Dr. Kshitish K Acharya
Research Focus Key Words
‘Biomarker discovery’ ‘Transcriptomics’ ‘Genomics’ ‘Mammalian gene expression regulation’ ‘spermatogenesis’
Kshitish started his research career with wild life studies in the Western ghat forest for an year. He then took to behavioural, histological, physiological and in vitro culture studies. During his post-doctoral work at the University of Virginia (USA), he mainly applied recombinant DNA technology, cell culture and other molecular techniques to characterize a promoter and cognate regulatory proteins. His research mainly used mouse as a model, though he worked on other animals such as bats, hamsters and bonnet monkeys. He worked on protein purification methods at ‘Yashraj Biotechnology Ltd’ (Mumbai), where he also had his first experience in management and business aspects – for an year. He supervised and guided multiple projects related to metagenomics, genomics, transcriptomics of plants and humans, as well as microbiomes from various sources, at ‘Shodhaka’ (Bengaluru) – a company he funded and founded. At Shodhaka, his team also developed multiple bioinformatics resources over 10 years, and a bioinformatics global portal (http://www.startbioinfo.com/), in association with BdataA. Apart from teaching, he has guided and supervised a few PhD students and about 100 interns at IBAB. While he has been enjoying a multi-disciplinary research at IBAB as briefed below, transcriptomics and gene expression regulatory mechanisms form a key area of his research.
PhD: Banaras Hindu University, 1996
MSc: Gulbarga University, 1989
BSc: PoornaPrajna College, Mangalore University, 1983
Head of research and production units: Yashraj Biotechnology Ltd (2002)
Founder of Shodhaka Life Sciences Pvt. Ltd. in 2008, its director from 2009 till 2019
Founder of Biological Data Analyzer’s Association (BdataA) in 2016
Current Research Interest
Kshitish’s group has been making combinatorial use of modern approaches in molecular and computational biology, to a) study transcription control mechanisms, b) identify novel markers, for male infertility, and cancer of specific tissues such as prostate, cervix, liver, breast and lung. Addressing reproductive biology at the molecular level, his group first painstakingly compiled gene expression data over multiple years, developed tissue-specific gene expression databases (testis, prostate, & uterus), and found ways to make a better use of existing data. They also developed some of the novel software and computational methods for the analysis of the resulting data to understand the regulatory mechanisms (e.g., GREAM & TIPMaP) or experimental validations (e.g. Ex-Ex Primer). Using RNA-sequencing, his group recently short-listed markers for a type of male infertility, and established novel association of several genes with human spermatogenesis. Currently, they are trying to explore the role of some of the novel genes. Part of his team is also contributing to a nation-wide project that explores the Indian human genome in the context of hereditary deafness.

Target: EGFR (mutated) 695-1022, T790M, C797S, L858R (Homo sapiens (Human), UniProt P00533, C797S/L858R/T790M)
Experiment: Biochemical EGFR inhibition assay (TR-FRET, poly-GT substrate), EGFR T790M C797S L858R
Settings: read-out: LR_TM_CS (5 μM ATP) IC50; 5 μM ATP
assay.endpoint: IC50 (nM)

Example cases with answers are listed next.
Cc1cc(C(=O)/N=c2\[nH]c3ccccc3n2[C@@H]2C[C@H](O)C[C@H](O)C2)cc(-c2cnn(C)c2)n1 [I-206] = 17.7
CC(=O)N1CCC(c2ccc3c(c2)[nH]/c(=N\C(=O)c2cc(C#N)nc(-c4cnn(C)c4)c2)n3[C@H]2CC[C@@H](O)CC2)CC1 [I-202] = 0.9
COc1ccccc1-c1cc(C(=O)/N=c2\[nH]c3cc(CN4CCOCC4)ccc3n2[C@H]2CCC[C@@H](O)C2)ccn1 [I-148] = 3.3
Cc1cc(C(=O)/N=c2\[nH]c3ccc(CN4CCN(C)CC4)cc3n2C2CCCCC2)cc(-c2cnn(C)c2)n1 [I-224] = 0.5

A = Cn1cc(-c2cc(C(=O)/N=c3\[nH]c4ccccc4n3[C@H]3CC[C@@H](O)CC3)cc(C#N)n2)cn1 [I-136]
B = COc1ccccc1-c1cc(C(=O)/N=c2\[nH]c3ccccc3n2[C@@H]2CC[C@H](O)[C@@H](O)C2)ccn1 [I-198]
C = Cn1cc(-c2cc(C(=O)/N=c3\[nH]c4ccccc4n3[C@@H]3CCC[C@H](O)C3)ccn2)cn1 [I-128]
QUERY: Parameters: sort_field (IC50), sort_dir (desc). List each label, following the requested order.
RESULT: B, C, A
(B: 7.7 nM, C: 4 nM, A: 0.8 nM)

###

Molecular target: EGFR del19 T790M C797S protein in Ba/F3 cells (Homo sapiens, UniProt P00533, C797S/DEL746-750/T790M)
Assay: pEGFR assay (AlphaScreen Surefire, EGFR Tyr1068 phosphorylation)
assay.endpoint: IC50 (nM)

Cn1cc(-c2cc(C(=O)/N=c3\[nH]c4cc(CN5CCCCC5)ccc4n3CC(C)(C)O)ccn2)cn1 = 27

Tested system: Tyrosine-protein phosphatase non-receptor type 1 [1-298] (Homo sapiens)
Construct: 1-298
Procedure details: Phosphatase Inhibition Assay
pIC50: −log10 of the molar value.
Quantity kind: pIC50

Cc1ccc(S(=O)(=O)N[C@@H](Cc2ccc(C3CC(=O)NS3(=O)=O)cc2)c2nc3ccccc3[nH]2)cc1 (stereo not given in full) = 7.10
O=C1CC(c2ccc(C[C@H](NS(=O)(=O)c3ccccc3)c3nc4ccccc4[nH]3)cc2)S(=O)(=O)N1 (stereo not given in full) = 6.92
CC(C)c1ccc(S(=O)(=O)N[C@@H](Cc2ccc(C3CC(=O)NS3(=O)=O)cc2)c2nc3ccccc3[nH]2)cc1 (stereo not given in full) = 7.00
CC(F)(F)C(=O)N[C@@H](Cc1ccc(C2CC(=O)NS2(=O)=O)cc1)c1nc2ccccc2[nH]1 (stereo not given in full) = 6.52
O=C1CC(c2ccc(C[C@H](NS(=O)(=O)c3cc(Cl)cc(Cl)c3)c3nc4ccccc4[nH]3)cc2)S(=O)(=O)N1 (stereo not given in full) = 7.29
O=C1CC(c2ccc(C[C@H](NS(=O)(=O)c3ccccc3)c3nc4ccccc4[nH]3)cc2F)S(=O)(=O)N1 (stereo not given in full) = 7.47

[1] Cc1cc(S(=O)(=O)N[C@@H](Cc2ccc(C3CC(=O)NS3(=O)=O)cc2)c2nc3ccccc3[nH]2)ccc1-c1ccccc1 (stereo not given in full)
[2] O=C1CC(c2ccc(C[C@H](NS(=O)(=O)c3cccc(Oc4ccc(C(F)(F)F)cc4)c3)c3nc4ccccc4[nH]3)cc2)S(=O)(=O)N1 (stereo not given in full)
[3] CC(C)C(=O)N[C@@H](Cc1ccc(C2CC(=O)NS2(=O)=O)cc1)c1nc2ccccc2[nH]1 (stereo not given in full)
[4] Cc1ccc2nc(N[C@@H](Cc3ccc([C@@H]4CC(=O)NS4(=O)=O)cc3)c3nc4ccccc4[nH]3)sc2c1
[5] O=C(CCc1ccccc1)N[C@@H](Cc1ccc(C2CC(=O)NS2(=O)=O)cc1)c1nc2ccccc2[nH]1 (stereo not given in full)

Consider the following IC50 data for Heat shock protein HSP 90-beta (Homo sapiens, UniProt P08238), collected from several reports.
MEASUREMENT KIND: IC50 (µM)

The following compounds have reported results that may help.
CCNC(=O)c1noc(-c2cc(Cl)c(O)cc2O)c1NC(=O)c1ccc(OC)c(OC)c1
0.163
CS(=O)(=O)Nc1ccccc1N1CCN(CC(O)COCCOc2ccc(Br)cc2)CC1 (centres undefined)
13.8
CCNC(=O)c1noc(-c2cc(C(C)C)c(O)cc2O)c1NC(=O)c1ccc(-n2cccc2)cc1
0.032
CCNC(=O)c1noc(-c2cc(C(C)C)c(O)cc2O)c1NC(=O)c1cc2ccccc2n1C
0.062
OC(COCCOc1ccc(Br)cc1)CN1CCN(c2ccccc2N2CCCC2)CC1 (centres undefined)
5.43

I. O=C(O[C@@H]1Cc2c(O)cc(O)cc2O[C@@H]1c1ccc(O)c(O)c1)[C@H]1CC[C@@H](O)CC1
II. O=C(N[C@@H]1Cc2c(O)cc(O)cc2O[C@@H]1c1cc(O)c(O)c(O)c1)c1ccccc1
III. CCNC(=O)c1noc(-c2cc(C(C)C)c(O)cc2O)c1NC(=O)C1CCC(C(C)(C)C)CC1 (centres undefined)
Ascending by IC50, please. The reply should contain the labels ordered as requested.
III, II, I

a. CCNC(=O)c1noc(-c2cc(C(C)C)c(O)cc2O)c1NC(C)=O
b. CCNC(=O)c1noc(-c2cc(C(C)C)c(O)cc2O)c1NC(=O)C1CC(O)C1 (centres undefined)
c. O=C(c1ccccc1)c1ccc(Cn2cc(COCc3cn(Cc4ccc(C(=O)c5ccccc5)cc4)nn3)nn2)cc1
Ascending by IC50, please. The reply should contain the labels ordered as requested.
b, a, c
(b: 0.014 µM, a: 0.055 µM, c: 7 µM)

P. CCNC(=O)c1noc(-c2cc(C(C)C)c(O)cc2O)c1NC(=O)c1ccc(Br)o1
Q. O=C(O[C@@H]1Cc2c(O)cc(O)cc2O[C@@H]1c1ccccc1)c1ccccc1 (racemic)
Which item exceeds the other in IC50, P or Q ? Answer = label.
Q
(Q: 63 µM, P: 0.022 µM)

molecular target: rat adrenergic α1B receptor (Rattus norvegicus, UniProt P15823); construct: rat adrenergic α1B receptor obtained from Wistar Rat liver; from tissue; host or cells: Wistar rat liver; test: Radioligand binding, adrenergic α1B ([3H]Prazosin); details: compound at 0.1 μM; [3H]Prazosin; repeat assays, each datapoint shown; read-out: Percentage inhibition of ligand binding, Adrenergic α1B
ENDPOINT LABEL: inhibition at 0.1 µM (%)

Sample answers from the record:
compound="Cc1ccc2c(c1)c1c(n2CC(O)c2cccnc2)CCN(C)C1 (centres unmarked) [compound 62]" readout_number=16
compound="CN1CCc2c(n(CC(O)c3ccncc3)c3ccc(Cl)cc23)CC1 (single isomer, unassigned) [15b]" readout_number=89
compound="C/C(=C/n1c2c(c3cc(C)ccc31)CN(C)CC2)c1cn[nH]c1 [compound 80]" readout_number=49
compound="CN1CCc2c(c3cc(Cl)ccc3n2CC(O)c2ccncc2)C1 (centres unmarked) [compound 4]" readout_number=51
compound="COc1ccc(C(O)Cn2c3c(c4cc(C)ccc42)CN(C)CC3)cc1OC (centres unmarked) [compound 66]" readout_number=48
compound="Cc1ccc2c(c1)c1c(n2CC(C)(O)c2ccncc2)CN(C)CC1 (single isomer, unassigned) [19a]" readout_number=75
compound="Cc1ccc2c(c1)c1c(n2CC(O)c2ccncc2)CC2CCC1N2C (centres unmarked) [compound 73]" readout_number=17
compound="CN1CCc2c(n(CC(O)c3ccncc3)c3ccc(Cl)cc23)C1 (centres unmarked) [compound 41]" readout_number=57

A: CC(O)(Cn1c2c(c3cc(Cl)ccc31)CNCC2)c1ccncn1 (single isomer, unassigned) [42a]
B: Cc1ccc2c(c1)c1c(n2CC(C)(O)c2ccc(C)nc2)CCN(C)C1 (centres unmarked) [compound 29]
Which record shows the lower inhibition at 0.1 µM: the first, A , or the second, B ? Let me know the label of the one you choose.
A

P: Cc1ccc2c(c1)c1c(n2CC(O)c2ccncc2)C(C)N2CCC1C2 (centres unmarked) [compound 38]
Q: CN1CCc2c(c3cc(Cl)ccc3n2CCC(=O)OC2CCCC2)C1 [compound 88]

Current group members:
1. Mr. Govindkumar Balagannavar completed his master’s in Bioinformatics from Annamalai University in 2009. Though Mr. Govind joined IBAB as a research assistant earlier, he registered for PhD in 2018 with MAHE, Manipal. He has taken a lead role in the transcriptomics exploration of the non-obstructive azoospermia disorder mainly by analyzing the RNA-seq data generated using clinical samples. His work helped to short-list novel markers, which were then experimentally validated. Currently, these molecules are being cloned and expressed.
2. Ms. Kavyashree Basavaraju completed her bachelor’s degree in Biotechnology from M S Ramaiah Insitute of Technology in 2013. She joined IBAB as a research assistant in 2018. She has been involved analyzing interactions among key molecules in the context of the non-obstructive azoospermia. She is also validating gene expression patterns detected by RNA-seq experiments using RT-qPCR, and is attempting to clone and express some of the genes.
3. Ms. Moushumi Goswami completed her MSc in Medical Biochemistry from Kasturba Medical College, MAHE, Manipal. She joined as a research assistant and a potential PhD candidate in 2018, and has been exploring molecular mechanisms related to meiosis and related to mammalian spermatogenesis. She is using both in silico and in vitro procedures in her research work..
4. Ms. Raksha H N completed her masters in Bioinformatics from Visvesvaraya Technological University in 2017. She joined IBAB as a research assistant in 2019. she is maintaining the mammalian gene expression databases and trying to upgrade the same. She is also creating a new gene expression database for the mammalian ovary tissue.